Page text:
Student Spotlight: Kelly Kaur


Meet the 2nd-year New Media student inking out a career in design, by bridging the gap between traditional art and new technology. She’s also raising twins. How does she do it all?

How did you first become involved in the art of henna designing?

It was by accident. I was helping a friend at a festival [and] people just started walking up to me. After that, I developed an interest in it; I thought it was a fun thing to do. I started doodling and practising on my children. I did some research on it and found a local professional henna artist who was ready to mentor me. So I undertook a henna design course with her and I just took it from there. This was in Vancouver in 2012. I finally turned pro around at the beginning of 2014.

What else were you doing at that point in your career?

I was taking care of my twins. They were about 6-years-old then. I had taken a break from my accounting and legal analyst career to focus on raising them. Once I did the course, I started reaching out to make-up artists and I started receiving a lot of calls. I started doing a lot of free work with those artists, then the models started referring me to family and friends. I never advertised; all the business came from word of mouth. I was a stay-at-home mom for eight years, and once the kids were grown up, I felt I needed to do something.

Tell us a bit about how henna is made.

It’s derived from the Lawsonia plant; native to warmer climates like Morocco and India (specifically the western state of Rajasthan) and Pakistan. Some kinds of henna have a lot of chemical additives. I get mine imported from Rajasthan and Pakistan, and I only use organic. Henna can be used for design purposes on hands or feet, or for dying your hair. The natural colour of henna can range from orange to cherry black, depending on a person’s body temperature.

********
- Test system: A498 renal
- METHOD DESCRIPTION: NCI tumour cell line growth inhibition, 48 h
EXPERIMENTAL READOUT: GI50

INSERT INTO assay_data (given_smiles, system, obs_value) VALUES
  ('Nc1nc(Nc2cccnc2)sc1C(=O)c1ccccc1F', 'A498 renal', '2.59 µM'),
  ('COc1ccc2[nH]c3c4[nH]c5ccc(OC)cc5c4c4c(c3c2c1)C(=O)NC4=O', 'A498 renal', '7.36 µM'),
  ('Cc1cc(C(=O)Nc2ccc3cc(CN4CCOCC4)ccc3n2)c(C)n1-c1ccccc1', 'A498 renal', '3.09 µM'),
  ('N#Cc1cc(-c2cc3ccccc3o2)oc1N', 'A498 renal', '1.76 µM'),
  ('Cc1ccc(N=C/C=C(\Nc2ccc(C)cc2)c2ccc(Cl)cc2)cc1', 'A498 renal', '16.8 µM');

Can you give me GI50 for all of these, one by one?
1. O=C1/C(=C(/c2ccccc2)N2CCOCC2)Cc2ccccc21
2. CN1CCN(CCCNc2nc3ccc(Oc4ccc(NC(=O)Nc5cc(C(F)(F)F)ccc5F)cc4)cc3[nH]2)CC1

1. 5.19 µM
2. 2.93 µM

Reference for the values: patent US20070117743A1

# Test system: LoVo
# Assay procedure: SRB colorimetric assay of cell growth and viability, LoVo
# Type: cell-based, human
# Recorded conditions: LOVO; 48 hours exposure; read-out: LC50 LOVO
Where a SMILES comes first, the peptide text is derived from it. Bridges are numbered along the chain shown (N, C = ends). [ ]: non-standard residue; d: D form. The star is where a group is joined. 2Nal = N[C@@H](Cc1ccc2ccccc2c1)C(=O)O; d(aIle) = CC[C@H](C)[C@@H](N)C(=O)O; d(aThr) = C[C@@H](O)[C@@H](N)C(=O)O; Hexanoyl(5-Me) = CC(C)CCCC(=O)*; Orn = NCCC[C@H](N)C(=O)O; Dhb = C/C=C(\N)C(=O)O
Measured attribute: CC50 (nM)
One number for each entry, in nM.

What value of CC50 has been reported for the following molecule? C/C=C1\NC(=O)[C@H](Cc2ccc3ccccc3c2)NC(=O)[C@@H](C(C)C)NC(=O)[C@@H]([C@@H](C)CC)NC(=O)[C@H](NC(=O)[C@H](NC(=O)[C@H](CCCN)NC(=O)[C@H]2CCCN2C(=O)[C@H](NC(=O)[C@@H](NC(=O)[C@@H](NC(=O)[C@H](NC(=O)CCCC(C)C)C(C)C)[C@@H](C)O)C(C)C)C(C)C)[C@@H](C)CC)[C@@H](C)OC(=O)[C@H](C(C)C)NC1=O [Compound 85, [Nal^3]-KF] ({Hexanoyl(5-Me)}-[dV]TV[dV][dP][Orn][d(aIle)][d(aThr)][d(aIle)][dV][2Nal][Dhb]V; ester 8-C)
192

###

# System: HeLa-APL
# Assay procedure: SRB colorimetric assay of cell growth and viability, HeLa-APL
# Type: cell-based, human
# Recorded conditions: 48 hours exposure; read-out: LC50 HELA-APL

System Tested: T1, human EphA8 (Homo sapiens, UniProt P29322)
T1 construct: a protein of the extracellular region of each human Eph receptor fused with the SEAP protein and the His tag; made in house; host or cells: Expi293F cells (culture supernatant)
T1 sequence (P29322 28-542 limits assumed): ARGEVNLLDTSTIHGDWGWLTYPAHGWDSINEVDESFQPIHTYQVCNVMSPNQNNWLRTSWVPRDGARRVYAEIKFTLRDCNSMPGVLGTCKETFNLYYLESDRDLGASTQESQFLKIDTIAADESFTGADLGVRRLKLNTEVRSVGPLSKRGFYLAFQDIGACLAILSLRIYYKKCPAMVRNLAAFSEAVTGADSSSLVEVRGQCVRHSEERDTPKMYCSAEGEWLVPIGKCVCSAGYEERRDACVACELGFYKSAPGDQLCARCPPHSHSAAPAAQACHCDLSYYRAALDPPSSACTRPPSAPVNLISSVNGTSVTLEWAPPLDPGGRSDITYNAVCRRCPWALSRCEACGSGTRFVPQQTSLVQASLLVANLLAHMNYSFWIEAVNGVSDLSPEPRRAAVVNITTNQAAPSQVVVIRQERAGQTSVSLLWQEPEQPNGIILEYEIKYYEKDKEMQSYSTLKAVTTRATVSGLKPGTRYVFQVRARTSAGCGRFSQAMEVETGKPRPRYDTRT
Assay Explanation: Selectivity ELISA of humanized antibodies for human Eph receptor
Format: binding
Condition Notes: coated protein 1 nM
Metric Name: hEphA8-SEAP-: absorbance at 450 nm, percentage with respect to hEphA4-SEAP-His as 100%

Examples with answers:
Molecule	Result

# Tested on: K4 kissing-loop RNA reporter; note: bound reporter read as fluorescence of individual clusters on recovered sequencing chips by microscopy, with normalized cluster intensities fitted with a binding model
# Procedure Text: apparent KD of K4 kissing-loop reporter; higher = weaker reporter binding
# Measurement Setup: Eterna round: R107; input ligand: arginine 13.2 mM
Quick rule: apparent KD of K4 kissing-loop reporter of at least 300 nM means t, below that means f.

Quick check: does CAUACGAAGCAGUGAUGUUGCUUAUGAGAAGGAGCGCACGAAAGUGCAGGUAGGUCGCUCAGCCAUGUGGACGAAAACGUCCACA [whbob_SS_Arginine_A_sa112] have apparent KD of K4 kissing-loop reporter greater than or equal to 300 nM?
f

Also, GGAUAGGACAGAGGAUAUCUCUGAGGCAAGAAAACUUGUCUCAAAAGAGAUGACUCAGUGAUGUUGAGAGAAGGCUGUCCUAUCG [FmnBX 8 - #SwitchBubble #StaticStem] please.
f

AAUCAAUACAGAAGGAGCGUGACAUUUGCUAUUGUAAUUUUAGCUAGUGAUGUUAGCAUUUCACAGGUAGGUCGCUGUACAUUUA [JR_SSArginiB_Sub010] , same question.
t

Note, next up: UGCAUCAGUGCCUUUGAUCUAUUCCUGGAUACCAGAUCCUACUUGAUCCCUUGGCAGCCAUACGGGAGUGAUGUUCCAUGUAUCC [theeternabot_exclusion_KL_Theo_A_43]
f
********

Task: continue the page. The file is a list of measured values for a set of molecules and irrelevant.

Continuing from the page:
How do you mix it?

I have my own method of mixing it. I primarily use the henna powder, lemon juice, water, amd a certain organic oil [containing] white tea tree oil and organic lavender oil, which is safer for pregnant women. I pre-mix my henna. Some people soak it overnight, but it depends on the climate and the temperature. I leave mine for 6 to 12 hours.

I believe in giving back. I feel henna is an art form and God-given talent, so I try to give back to the community

As a student of New Media Design/Web Development, do you see commonalities between graphic design and henna design?

Going into the program, I thought I would be graphically inclined, but I found myself falling back on my analytical side. Henna is a creative outlet for me, because I enjoy its symmetry. Sitting with my clients, I find myself researching them more, because I want to know what design will work more for them. The way I design the henna for my clients depends on what interests they have, what kind of wedding they will have, things they are comfortable with, and their budget.

What are the different kinds of henna designs you offer?

I primarily do bridal henna, but I also do a lot of fundraising, because I believe in giving back. I feel henna is an art form and God-given talent, so I try to give back to the community. I raise money by providing henna services. I work with the Ismaili community; I do fundraisers for cancer research, for Shopper’s Drugmart, and for school events.

For those who want to pursue a career in henna design, what sort of formal training is available?

There isn’t one as far as I know. In the long run, that’s something I would like to do, because I feel this is an art form that a lot of people are interested in doing for their family and friends. It’s a beautiful art form that sometimes gets lost. Unfortunately, the Indian mentality is to look down upon this, and I want to teach them that this is a form of art just like any other.